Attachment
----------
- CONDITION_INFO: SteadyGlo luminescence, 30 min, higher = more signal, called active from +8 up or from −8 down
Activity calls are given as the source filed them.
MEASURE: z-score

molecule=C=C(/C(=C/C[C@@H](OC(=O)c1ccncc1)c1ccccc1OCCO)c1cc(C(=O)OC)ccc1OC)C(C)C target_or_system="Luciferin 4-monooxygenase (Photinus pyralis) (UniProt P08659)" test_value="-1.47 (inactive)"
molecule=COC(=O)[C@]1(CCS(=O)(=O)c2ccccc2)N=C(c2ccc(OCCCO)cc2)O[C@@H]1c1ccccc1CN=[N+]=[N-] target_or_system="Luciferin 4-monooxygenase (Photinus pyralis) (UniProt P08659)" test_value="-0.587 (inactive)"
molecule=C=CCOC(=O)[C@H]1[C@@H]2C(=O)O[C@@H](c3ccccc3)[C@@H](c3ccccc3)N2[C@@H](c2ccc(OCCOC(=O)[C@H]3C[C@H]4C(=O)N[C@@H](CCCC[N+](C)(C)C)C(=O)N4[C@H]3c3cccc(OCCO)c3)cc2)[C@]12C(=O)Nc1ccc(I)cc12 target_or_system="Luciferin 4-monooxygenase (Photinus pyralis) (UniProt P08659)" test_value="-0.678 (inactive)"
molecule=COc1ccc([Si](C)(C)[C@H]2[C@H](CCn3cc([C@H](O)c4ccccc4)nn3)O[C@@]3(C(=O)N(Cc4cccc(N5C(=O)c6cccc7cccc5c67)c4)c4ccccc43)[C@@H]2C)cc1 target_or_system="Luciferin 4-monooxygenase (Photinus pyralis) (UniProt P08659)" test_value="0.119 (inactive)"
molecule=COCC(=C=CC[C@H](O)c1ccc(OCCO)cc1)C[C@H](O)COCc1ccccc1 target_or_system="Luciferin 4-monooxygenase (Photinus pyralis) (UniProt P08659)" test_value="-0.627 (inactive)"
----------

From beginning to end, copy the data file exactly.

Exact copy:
- CONDITION_INFO: SteadyGlo luminescence, 30 min, higher = more signal, called active from +8 up or from −8 down
Activity calls are given as the source filed them.
MEASURE: z-score

molecule=C=C(/C(=C/C[C@@H](OC(=O)c1ccncc1)c1ccccc1OCCO)c1cc(C(=O)OC)ccc1OC)C(C)C target_or_system="Luciferin 4-monooxygenase (Photinus pyralis) (UniProt P08659)" test_value="-1.47 (inactive)"
molecule=COC(=O)[C@]1(CCS(=O)(=O)c2ccccc2)N=C(c2ccc(OCCCO)cc2)O[C@@H]1c1ccccc1CN=[N+]=[N-] target_or_system="Luciferin 4-monooxygenase (Photinus pyralis) (UniProt P08659)" test_value="-0.587 (inactive)"
molecule=C=CCOC(=O)[C@H]1[C@@H]2C(=O)O[C@@H](c3ccccc3)[C@@H](c3ccccc3)N2[C@@H](c2ccc(OCCOC(=O)[C@H]3C[C@H]4C(=O)N[C@@H](CCCC[N+](C)(C)C)C(=O)N4[C@H]3c3cccc(OCCO)c3)cc2)[C@]12C(=O)Nc1ccc(I)cc12 target_or_system="Luciferin 4-monooxygenase (Photinus pyralis) (UniProt P08659)" test_value="-0.678 (inactive)"
molecule=COc1ccc([Si](C)(C)[C@H]2[C@H](CCn3cc([C@H](O)c4ccccc4)nn3)O[C@@]3(C(=O)N(Cc4cccc(N5C(=O)c6cccc7cccc5c67)c4)c4ccccc43)[C@@H]2C)cc1 target_or_system="Luciferin 4-monooxygenase (Photinus pyralis) (UniProt P08659)" test_value="0.119 (inactive)"
molecule=COCC(=C=CC[C@H](O)c1ccc(OCCO)cc1)C[C@H](O)COCc1ccccc1 target_or_system="Luciferin 4-monooxygenase (Photinus pyralis) (UniProt P08659)" test_value="-0.627 (inactive)"